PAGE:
This week saw a series of incisive reports on climate change, scheduled for the days before the start of the COP26 Summit in Glasgow.
The conference, which begins on Sunday, is where world leaders are asked to promise more ambitious cuts in greenhouse gases to prevent a rise in temperature.
Here, we focus on four key numbers to remember from reports as we head into two weeks of great behind-the-scenes speeches and meetings.
This is a Queen Elizabeth, who announced on Tuesday that she would not attend COP26 in person after her doctors advised her to rest. Wasn’t his role just ceremonial, you might ask? Yes, but the 95-year-old is also a seasoned diplomat and her absence is a blow to the UK’s ambitions to bring some of her luster to the global stage.
But it also comes to something bigger: the COP26 guest list could affect his chances of success. If the heavyweights of diplomacy don’t show up, the deals risk being less powerful.
There will be leaders from 120 countries, but Russian President Vladimir Putin, Chinese Xi Jinping and Jair Bolsonaro from Brazil will not come, pending last-minute second thoughts. These three countries are among the biggest polluters and the world needs them to commit to action.
And then there is the impact of Covid-19. Travel restrictions and concerns about access to Covid vaccines for representatives of some poorer nations mean that some delegates from islands threatened by rising sea levels cannot come.
They don’t have the power to make big decisions, but they are the cops’ soul. They bring the lived experience of climate change to the conference: the decisions made here are fundamental to their lives and their words carry this weight.
The year 2023
The year the world finally reaches its goal of donating $ 100 billion to the developing world to help absorb the impacts of climate change, three years behind the original 2020 target.
Some of that money goes into adaptation, from something as simple as shelters that people can run into during storms, to massive improvements to sea defenses or weather forecasting systems.
COP26 Climate Summit – The Basics
- Climate change is one of the most pressing problems in the world. Governments must promise more ambitious gas cuts for warming if we are to prevent greater global temperature rises.
- The Glasgow Summit is where change could happen. You have to watch out for the promises made by the world’s biggest polluters, such as the United States and China, and whether the poorest countries are getting the support they need.
- All our lives will change. The decisions made here could impact our work, how we heat our homes, what we eat and how we travel.
Read more about the COP26 Summit here.
The delay is a major blow to confidence and could make it more difficult to make meaningful progress at the top. For years the richest countries have promised to hand over the money and have continued to fail. Will developing countries believe that other promises will be kept?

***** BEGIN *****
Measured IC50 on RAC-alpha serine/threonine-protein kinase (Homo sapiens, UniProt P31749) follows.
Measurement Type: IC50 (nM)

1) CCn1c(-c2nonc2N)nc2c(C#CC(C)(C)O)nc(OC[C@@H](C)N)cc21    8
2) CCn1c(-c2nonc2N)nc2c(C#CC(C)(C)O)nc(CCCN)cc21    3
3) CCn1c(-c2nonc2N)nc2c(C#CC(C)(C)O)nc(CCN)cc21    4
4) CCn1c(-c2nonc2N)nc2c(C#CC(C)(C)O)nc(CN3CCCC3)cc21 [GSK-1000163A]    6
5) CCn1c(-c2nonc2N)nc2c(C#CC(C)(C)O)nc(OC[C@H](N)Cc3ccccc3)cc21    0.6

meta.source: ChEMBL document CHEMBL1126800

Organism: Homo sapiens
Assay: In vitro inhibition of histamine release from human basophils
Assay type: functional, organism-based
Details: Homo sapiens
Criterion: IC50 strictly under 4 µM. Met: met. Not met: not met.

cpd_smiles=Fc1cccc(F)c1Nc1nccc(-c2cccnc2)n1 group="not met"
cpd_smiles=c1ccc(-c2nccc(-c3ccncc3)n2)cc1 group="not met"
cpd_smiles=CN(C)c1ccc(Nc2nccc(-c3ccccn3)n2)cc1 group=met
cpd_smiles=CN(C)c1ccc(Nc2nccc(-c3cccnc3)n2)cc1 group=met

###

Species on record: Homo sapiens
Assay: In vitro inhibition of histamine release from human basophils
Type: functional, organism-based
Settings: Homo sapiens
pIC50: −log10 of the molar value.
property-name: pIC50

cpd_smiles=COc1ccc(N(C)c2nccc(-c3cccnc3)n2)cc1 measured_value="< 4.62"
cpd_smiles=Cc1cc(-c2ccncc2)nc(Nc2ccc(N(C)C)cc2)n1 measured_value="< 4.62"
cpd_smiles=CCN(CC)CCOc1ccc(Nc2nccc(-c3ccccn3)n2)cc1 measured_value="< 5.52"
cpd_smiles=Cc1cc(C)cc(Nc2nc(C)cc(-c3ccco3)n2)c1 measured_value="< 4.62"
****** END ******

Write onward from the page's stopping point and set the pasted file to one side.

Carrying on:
But delegations can also decide that the money is so close to delivery and that action is so urgent that they are willing to put their anger aside.
The amount by which the global mean temperature will rise from pre-industrial times if no further emissions cuts are agreed, according to a UN report released Tuesday.
This is significantly above the commitments in the 2015 Paris Agreement to keep any increase at 1.5 ° C and “well below 2 ° C”.
This figure is no surprise and does not mean that negotiators will give up hope of keeping 1.5 ° C alive, but it underscores the urgency behind the summit.
There is a lot to play for. We have seen some significant progress in promises to reach net zero by 2050, which is when we stop adding more greenhouse gases to the atmosphere than we can take away.
In all likelihood, the conference will see some progress in curbing emissions from various sectors, but they will be fast enough or deep enough to see cuts of 55% by 2030, which is what scientists say must happen to keep them alive. 5 ° C?
The finer details of the negotiated agreements will make all the difference. There will be questions about common times – the programs that countries agree to keep for their climate promises – and governments will be transparent about successes and failures.
413.2 parts per million
Here’s how much carbon dioxide is in our atmosphere, according to the latest data from the World Meteorological Organization.
This is a record high, and it’s a problem because CO2 is the most significant of the warming gases that push global temperatures up.
This is another wake-up call ahead of COP26. One of the reasons CO2 concentrations have risen, despite the pandemic, is because trees and oceans have stopped absorbing so much carbon after deforestation and rising sea temperatures.
Scientists are concerned about uncontrolled climate change as these so-called carbon sinks reduce their uptake of gas.
If nature is kind to us, it is more feasible to keep the global temperature down to 1.5 ° C. But if planetary changes cause trees, oceans and other areas such as wetlands to emit more greenhouse gases, our climate change problem becomes much more of an existential crisis than it is now.
The COP26 world climate summit in Glasgow in November is considered crucial if climate change is to be kept under control. Nearly 200 countries are being asked for their plans to reduce emissions and this could lead to major changes in our daily lives.
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